one of our judges walking through Hamilton in a powdered wig, see a bobby directing traffic or overhear a passionate conversation about a local cricket match.
African influences, while subtler, can be found in our dance and music, especially reggae, calypso and the rhythm of the Gombeys—our magnificent dancing and drumming troupes that often take to the streets.
• So-called Bermuda shorts were originally borrowed in the early 20th century from the British military’s uniform for hot climes. Although often colourful – pink is a favourite – do not mistake our shorts as informal. We take our shorts so seriously, in fact, we passed a law: no shorts shorter than six inches above the knee.
• Island cuisine is a reflection of our blended heritage and coastal access to premier local seafood such as wahoo and the ubiquitous rockfish. Our traditional dishes include Codfish and Potatoes (served either the English way with hard boiled egg, egg sauce and olive oil or Portuguese influenced with a tomato-onion sauce), Hoppin’ John (peas and rice), Pawpaw Casserole and, of course, Bermuda Fish Chowder.
• Bermuda’s architecture features whitewashed stepped roofs designed to channel rainwater into underground tanks. This is the main supply of fresh water as there are no rivers or lakes here.
• Bermuda is also famous for two signature drinks: the Dark ‘n Stormy® (featuring our own Gosling’s Black Seal Rum mixed with Ginger Beer) and the Bermuda Rum Swizzle
• The occurrence of ships and planes mysteriously disappearing in the area called the ‘Bermuda Triangle’ has made our island famous around the world. However, scientists believed the causes behind these mysterious disappearances were due to hurricanes, waterspouts, rogue waves and other potential geophysical phenomena. Visit the Bermuda Underwater Exploration Institute for a comprehensive display on the Bermuda Triangle.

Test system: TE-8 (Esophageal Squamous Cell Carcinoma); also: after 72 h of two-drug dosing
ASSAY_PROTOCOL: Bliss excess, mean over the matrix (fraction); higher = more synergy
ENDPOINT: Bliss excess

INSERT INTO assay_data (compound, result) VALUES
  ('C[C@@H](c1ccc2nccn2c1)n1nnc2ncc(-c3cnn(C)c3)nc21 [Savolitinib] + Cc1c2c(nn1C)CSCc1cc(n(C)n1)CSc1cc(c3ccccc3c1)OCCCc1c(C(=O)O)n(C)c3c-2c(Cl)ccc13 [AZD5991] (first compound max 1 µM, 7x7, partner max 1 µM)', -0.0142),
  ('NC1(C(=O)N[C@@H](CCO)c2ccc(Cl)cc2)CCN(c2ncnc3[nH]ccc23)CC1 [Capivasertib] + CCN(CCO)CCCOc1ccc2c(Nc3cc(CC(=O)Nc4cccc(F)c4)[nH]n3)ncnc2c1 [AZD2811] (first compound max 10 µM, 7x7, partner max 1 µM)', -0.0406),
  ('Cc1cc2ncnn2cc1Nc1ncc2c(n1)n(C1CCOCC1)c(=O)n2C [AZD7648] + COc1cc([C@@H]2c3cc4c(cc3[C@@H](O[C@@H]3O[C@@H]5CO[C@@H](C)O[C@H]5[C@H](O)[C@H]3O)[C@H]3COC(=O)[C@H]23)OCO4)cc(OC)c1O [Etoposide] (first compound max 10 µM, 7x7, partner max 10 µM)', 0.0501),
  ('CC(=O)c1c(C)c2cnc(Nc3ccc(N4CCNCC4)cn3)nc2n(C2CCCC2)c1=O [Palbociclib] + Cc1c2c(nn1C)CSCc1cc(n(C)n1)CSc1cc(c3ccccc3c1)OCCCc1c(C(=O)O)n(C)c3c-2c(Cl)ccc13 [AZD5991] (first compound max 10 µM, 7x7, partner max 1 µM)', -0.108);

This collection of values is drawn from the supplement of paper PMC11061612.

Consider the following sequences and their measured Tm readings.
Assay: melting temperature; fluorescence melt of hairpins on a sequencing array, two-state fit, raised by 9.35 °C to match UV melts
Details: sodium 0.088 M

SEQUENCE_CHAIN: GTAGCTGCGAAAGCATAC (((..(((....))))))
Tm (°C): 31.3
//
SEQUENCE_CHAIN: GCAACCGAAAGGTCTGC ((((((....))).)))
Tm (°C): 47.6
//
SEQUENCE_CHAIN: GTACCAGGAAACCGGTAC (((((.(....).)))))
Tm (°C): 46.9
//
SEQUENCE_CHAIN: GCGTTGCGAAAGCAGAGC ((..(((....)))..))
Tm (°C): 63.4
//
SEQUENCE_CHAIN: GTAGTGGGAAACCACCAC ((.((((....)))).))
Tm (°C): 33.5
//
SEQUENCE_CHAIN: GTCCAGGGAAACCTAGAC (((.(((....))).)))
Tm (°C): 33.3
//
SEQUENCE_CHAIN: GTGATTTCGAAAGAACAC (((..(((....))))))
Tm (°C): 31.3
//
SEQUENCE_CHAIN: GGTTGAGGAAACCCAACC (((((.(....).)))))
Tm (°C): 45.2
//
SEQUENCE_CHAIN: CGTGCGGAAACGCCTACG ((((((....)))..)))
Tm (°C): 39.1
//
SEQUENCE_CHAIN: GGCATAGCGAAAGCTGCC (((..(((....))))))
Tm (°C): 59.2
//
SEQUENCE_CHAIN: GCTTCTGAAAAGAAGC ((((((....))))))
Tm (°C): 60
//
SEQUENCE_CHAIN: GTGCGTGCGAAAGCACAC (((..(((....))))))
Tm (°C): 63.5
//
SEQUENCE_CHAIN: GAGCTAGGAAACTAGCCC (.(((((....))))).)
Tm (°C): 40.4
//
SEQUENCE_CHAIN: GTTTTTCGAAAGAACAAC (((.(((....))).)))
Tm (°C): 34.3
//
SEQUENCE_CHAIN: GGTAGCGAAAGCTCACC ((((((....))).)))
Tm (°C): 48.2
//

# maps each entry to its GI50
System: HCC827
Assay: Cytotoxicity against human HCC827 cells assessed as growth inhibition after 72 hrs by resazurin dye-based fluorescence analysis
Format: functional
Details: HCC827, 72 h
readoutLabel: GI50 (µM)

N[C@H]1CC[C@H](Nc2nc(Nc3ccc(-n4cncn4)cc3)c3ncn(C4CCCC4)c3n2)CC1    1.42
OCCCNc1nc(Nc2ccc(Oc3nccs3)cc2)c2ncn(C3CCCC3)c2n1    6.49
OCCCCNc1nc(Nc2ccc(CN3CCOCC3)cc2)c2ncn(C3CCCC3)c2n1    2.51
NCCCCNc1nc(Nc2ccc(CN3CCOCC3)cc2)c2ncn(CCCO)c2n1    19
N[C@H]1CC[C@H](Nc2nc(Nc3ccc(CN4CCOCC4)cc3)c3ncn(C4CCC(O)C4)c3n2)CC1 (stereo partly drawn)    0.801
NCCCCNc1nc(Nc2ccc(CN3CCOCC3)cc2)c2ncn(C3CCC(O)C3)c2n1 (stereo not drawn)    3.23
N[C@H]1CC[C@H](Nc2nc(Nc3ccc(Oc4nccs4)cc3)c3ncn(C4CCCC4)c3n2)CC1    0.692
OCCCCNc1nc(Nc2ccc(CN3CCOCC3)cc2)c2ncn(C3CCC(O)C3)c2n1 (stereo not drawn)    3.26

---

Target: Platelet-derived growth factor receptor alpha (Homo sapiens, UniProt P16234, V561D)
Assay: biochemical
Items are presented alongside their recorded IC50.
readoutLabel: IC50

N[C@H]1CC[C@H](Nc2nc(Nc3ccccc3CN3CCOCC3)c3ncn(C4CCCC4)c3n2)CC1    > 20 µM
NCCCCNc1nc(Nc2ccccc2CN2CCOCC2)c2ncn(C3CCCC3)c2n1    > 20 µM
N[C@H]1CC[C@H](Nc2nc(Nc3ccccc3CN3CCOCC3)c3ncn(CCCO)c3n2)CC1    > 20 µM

Crystal Caves

For additional information, visit:
www.GoToBermuda.com

Donovan

As far back as I can remember I have enjoyed writing, drawing, coloring, singing and playing the piano. I have often referred to these creative outlets as my ‘therapists’. It was that safe place where I could pour my soul out without having to feel ashamed, embarrassed, foolish or judged. It is still a safe haven for me today. I never intended for my work to be read, recited or seen by anyone other than myself. It never crossed my mind that it would even be of interest to anyone other than me. My first recorded poem dates back to 1976 where at the tender age of 9, I sat at my parents’ dining room table to pen a poem of appreciation for my mother and father. During my junior year in high school I was required to write poetry for various English assignments. Much of my poetry was written during my high school and college years. It wasn’t until I was in college when a friend of mine read one of my poems and wanted to read more that I learned that my writing was something others could relate to. She was flabbergasted when I told her that I didn’t keep them and that it was just an avenue that allowed me to exhale. She strongly encouraged me to start saving them. Since then, the thoughts and feelings expressed through poetry have served as the “diary” of my life. I have found it amazing to see how my writing style, vocabulary and thought process have evolved over the years. The Inner Voice brings to account some of the love, sadness, infatuation, bereavement and triumphs that I have experienced over the years. It also permits me to share some of my finer “Hallmark” expressions. In addition to writing poetry, I have been inspired to write articles on social issues, respond to commentaries and concerns written in blogs, and give my humble opinion on private matters when asked. Some of these writing I have decided to include in this book. It is my hope that the thoughts and words shared in this book will be that by which others can not only relate to, but be encouraged by and enjoy.